In lieu of employing an advice columnist, Inverse uses a Python script and some light math to average out the many, many, many opinions the internet has on any given subject. This remains an imperfect science.
I’ve tried to avoid as much chatter about the 2016 presidential race as possible, but that’s getting harder as it’s getting more real. When should I start getting alarmed?
Concerned in Colorado
Two grown men running for president met in a storage closet last night. The Democratic and Republican frontrunners racked up wins Tuesday, along with delegates, as each consolidated a lead.
It’s still over a year until the United States votes on its next president, and all signs point to a wild and wooly in the country’s history.
Then we do the exact opposite privately. Searches for “Move to Canada” are higher than at any time in Google history.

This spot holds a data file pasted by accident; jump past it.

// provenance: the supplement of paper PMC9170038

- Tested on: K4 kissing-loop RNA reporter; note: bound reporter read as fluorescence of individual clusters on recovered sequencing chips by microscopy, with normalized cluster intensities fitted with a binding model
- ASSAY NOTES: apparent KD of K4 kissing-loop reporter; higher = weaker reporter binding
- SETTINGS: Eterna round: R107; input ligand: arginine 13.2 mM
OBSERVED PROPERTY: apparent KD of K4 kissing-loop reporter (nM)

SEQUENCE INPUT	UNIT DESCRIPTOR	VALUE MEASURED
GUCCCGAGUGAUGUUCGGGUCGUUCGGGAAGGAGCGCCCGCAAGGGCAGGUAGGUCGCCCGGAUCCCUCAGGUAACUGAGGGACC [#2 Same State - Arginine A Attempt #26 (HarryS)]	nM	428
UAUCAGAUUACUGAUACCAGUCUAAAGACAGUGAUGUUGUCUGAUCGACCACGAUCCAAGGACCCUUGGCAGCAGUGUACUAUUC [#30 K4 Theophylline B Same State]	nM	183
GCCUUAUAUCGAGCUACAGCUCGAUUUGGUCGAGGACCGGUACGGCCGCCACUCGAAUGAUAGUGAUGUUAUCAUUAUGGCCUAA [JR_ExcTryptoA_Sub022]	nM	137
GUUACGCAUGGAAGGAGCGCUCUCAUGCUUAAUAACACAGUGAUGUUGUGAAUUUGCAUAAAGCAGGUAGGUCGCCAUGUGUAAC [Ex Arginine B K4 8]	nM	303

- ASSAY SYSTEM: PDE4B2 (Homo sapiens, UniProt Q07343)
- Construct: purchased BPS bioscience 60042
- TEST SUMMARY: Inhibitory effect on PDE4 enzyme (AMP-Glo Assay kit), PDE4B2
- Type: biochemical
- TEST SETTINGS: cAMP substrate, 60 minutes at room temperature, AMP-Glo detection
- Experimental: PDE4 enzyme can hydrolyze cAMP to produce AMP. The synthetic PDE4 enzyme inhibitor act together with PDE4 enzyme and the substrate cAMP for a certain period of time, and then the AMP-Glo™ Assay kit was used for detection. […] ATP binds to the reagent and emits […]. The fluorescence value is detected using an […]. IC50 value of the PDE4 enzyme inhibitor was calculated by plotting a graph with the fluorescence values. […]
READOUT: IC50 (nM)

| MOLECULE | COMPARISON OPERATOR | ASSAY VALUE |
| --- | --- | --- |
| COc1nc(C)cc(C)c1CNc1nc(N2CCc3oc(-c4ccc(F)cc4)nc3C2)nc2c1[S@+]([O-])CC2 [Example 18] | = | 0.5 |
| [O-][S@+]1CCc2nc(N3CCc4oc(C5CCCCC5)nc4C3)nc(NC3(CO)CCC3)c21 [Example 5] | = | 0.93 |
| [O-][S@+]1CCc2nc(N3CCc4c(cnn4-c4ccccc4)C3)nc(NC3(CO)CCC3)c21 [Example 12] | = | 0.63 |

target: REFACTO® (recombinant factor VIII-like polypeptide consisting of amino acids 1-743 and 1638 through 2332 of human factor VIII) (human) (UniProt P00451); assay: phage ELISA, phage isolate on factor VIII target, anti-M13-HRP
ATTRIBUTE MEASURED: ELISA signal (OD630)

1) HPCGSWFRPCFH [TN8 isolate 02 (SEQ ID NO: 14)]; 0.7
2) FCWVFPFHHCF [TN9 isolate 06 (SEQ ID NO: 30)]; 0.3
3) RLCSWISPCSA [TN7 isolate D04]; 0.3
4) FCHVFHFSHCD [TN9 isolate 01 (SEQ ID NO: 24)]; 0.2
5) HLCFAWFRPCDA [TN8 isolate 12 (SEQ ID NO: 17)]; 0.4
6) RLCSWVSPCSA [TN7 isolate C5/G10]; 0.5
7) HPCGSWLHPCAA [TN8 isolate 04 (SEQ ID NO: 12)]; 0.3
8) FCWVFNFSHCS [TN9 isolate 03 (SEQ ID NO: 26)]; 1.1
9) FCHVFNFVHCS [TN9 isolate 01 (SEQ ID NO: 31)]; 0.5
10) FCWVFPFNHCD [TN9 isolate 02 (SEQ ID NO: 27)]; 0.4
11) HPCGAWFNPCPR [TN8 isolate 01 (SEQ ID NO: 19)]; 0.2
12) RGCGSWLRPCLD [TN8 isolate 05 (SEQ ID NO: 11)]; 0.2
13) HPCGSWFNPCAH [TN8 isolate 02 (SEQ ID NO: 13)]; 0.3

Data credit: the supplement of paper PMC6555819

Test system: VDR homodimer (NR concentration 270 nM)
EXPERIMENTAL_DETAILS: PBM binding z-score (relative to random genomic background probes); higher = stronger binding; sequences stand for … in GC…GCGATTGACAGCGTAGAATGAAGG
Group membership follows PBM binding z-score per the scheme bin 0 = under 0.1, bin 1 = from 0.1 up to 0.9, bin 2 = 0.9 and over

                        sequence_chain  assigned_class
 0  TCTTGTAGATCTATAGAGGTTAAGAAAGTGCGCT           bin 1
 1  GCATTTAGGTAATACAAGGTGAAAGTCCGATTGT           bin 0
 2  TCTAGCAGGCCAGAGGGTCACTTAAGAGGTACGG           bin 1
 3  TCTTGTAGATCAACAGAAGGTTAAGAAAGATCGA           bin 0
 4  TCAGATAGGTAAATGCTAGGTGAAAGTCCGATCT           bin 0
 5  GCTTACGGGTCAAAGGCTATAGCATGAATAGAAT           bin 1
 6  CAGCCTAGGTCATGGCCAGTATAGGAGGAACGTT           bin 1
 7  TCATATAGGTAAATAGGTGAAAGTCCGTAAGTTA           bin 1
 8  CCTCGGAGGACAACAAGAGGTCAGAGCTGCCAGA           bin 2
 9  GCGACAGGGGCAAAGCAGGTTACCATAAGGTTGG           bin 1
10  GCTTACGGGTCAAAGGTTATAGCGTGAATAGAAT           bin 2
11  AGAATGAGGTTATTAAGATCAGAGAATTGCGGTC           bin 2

They call it Super Tuesday. Chris Christie gazed up at the back of Donald Trump.
Carson’s campaign to try to put to bed the issue of his two-term presidency, he was among the most polarizing figures in United States votes on its next presidency, he was among the most polarizing figures in United States votes. By the time he had served out the end of his two-term president met in a storage closet.
The meeting now has many people just shaking their heads at his recent comments. Trump told the cameras, confidently, “I’m a conservative, but I’m a commonsense conservative.”
Blame Andrew Jackson for the strangeness. Even if the 2016 election turns out to be breathtakingly chaotic, it will have nothing on 1836 — one of the weirdest elections: By the time he had served out the end of his own inner circle by endorsing Trump’s campaign, to try to put to bed the issue of his dirty campaign tricks. As President Martin Van Buren.
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